In the book Audio-Vision, Michel Chion explores the difference between rendering and reproduction, and affirms that: “The film spectator recognizes sounds to be truthful, effective, and “fitting not so much if -they reproduce what would be heard in the same situation in reality, but if they render (convey, express) the feelings associated with the situation”. (Chion. 1994. p. 109). The notion of rendering gives way to the metaphoric use of sound and how the perception of sounds can arouse emotions and alter the mood of a visual stimulus. Using again the Tricentenari Mas Guinardó, the audience can see how the façade turns in to a scary wooden war ship at 05:41 At 05:57. Once the ship is built, its wooden windows slide open and canons appear from inside the ship. However the sound of the windows conveys a metallic grind generated by the heavy weight of a metal object against a surface, thus, it carries information about the physical qualities, such as the mass of the object which is not apparent in the visuals. In addition, the sound of scratching metal, almost like a scream, can be easily associated with horror genre by means of inter-textuality. The sound of the windows contain an Added Value, “an expressive and informative value with which a sound enriches a given image” (Chion. 1994. p. 5) that helps the audience perceive that something is about to happen, and that it enhances its semiotic meaning; namely a sign that heralds the imminence of a bad forthcoming.

On to another level, the anticipation that the sound design provides, it is heightened by the unification of the music and sound effects. The music cue, during the war ship sequence, it’s built upon metallic sounding synths and a religious choir. The synths provide ambient and, although their ambiguous place in the diegesis, are connected with the metallic sound of the sliding doors and contribute as an element in the creation of horror. The other element in the music is a soft religious choir which, in the sequence, announces death. It provides an emotional depth to the narrative and binds the sequences together when the choir accompanies the images again after the war at 08:25 showing dead bodies and the aftermath of the bombing.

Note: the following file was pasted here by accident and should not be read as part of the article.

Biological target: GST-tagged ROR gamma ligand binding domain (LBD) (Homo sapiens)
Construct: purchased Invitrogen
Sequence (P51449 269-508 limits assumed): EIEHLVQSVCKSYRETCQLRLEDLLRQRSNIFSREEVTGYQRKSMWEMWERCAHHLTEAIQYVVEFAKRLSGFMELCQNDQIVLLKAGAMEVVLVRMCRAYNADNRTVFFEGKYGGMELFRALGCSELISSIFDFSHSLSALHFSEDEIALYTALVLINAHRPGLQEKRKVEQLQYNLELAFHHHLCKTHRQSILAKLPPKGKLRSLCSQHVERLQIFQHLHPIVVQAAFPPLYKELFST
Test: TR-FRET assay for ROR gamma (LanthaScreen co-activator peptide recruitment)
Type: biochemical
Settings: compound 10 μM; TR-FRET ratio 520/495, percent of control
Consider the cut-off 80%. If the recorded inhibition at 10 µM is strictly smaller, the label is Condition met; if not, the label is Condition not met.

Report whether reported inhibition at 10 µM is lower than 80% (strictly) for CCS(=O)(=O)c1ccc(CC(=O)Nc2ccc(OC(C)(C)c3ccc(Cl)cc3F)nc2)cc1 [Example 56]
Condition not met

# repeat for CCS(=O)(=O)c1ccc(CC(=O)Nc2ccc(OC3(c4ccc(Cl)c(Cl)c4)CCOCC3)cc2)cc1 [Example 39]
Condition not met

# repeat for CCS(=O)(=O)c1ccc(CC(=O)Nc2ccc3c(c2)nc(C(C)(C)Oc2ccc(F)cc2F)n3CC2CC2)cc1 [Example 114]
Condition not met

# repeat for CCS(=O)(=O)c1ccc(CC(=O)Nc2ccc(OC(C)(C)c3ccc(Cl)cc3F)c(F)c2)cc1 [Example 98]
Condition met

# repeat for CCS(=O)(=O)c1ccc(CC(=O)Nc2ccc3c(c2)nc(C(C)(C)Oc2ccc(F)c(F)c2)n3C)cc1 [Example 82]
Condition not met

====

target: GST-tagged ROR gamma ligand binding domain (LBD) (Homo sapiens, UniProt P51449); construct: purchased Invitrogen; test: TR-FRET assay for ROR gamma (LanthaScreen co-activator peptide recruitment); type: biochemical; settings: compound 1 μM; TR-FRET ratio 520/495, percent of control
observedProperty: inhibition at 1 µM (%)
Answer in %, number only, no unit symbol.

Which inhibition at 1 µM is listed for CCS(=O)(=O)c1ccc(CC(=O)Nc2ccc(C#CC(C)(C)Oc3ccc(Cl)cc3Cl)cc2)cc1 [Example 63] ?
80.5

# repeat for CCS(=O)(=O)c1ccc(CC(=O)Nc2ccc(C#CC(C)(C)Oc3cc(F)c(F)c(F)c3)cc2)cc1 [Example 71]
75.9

It is, I would argue, the “nature” of architectural mapping and the “warm” proposition of the façade what allows with no other limit than that given by the director, a unification between music and sound effects to create a “sonic continuum” (K.J.Donnelly in Buckland. W. 2009. p. 104). Donnelly explains how the technology and the use of electronic sounds has allowed a fusion between music and sound effects, a trend that can be seen in recent films, and how “this has led to an aesthetic rather than a representational conception of sound in the cinema” (p. 107). This holistic (to use Donnelly’s term) approach to the sound design it is something that I have increasingly developed during the last three years, both because of the aesthetic interest and because of the “music-sound-design” that I am required to create for a number of production libraries. In the projection mapping Voluntariat I have been able (within the limitations given by the client and the director) to purposely use this approach, and to create a sonic continuum of an entwining sound track of music and sound effects. The first example comes at 00:30, where the sounds of synths in the music track also play as the sound effect for the folding façade. At the end of the sequence, a loud drum hit marks the end of the folding process   which functions both, as a sound effect representing the bang of the collapsed façade, and also as a musical hit point demarking the end of a sequence and the beginning of a new one. At 00:37 the synths start a riser effect which, again, exist simultaneously as a sound effect and as a soundtrack. The sound of the riser is used as the sound effect for the zoom out of the planet earth, and it also works musically as a way to glue the end of a sequence with the start of a new one. In the sequence starting at 01:15, the sound of the shakers contribute both in the music score [non-diegetic] and as a sound effect [diegetic] for the seeding. More obviously, from 04:49 the sound effects and the music function as one unit, completely fused together. The sound effects provide a musically rhythmic ambience of city sounds within the diegesis while a bass line keeps a groove in the non-diegetic orbit, until at 05:04 where music and sound effects conjoin to be part of the diegesis.